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The Role Of Happiness In Ernest Hemingway'sThe Sun Also Rises

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In the novel The Sun Also Rises, Ernest Hemingway describes the two stages of every bankruptcy: “‘Two ways’, Mike said. ‘Gradually and then suddenly’” (56). Hemingway’s description of bankruptcy closely reflects the rise of social media as it has become the primarily medium of interaction within society. Subsequently, there have been questions raised about how this radical shift in interactions affects the means of achieving a happy life. Within academia, happiness is described as a sense of well-being and is generally associated with a combination of one’s state of mind and genetics (Lyubomirsky). These genetic effects are culminated in the term “happiness set point”, a natural proclivity towards a certain level of happiness. Today, both…show more content…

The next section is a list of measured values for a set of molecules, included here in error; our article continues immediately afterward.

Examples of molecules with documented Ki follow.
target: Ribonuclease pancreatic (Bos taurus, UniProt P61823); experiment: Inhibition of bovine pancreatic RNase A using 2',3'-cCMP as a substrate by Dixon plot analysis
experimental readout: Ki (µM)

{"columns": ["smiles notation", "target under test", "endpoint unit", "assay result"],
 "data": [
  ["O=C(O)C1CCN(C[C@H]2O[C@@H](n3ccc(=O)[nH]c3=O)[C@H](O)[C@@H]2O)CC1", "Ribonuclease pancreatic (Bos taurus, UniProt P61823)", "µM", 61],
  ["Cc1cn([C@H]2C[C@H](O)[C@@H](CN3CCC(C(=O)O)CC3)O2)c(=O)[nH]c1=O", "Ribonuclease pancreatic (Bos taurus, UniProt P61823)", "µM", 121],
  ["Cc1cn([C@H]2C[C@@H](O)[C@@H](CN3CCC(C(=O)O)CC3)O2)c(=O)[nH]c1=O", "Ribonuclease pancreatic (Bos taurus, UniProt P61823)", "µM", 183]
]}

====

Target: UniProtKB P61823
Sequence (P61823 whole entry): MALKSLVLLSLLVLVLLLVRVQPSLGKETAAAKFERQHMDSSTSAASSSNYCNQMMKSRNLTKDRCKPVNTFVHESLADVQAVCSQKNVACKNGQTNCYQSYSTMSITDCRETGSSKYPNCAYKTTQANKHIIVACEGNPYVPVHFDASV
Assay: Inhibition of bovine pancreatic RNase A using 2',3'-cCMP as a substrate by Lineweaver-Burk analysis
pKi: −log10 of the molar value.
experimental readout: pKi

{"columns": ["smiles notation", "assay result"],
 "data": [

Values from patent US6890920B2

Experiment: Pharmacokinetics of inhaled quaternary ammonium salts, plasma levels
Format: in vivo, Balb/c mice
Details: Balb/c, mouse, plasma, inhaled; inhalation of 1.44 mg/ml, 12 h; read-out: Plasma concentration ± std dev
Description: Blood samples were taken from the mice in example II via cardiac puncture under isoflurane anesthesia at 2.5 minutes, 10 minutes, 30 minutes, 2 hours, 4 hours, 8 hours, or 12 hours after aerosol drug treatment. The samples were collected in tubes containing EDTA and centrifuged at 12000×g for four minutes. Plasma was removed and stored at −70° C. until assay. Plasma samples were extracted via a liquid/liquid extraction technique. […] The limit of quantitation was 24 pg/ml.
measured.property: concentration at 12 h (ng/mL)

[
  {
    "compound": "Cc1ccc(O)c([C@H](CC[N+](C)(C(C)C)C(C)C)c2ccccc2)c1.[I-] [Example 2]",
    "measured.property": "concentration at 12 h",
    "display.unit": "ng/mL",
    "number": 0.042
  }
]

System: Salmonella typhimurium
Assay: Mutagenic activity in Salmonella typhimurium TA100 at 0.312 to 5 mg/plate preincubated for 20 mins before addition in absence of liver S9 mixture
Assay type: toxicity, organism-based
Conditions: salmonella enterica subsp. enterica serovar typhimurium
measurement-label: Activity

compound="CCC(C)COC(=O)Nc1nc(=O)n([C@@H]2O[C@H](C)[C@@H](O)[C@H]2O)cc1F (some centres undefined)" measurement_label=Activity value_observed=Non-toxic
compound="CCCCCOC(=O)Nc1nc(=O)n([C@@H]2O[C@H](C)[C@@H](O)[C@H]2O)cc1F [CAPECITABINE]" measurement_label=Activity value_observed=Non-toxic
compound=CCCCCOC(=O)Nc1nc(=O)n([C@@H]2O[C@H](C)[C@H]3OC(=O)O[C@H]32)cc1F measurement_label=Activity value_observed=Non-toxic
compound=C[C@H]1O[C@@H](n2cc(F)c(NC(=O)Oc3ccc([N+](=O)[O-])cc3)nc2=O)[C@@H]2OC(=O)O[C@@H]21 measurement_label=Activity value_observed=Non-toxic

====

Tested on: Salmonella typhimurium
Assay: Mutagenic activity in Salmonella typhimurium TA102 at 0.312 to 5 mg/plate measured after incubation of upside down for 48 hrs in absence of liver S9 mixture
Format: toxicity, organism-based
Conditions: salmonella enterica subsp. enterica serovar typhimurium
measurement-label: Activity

Even further, Adam Piore of the online magazine, Nautilus, claims that social media improves social relationships by creating new mediums of communication. Though there is polarization in how social media affects users’ ability to achieve happy lives, the rise of social media refutes Sonja Lyubomirsky’s perspective on happiness, which attributes happiness to primarily a person’s genetics. The effects that social media has on users’ happiness, depending on the choices of the users, demonstrate that Lyubomirsky underestimates the effects that circumstances and personal choices have on happiness. To begin, the existence of social media platforms, and the subsequent opportunities they create refutes Lyubomirsky by demonstrating the importance that societal circumstances have on happiness. For example, when describing the Happiness Twins study from the University of Minnesota, Lyubomirsky claims this study concludes that “…the average happiness of your identical twins is a much more powerful clue to your happiness than all the facts and events of your life! (Lyubomirsky 188). Lyubomirsky also later advises the readers that “we are also unlikely to find lasting happiness by changing our life circumstances” (195). Lyubomirsky’s portrayal of the complexities of happiness favor a deterministic view that implies that humans have limited control over their happiness. However, research from Robert E. Kraut finds that regular
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